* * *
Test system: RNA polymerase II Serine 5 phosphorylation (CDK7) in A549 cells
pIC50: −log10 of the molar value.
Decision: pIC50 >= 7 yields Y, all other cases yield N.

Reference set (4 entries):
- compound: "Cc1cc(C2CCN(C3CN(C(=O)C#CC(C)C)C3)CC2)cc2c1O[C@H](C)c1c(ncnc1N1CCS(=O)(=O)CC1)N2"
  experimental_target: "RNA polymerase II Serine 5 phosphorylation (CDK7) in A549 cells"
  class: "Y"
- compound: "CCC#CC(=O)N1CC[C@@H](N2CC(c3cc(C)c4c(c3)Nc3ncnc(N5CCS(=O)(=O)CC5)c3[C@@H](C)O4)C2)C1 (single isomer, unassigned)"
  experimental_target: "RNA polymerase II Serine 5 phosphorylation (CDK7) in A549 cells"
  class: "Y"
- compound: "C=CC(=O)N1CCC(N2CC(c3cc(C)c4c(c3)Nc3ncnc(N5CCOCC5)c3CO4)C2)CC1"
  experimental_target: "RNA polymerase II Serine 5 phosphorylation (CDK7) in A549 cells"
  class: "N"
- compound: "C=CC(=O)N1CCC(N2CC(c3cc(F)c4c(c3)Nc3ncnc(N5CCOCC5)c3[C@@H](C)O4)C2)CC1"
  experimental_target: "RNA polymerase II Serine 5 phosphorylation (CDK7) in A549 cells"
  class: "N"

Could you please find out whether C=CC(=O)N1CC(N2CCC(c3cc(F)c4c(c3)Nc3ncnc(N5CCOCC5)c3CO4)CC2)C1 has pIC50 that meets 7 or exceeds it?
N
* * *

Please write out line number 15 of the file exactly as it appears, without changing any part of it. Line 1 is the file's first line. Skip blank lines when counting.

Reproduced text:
  experimental_target: "RNA polymerase II Serine 5 phosphorylation (CDK7) in A549 cells"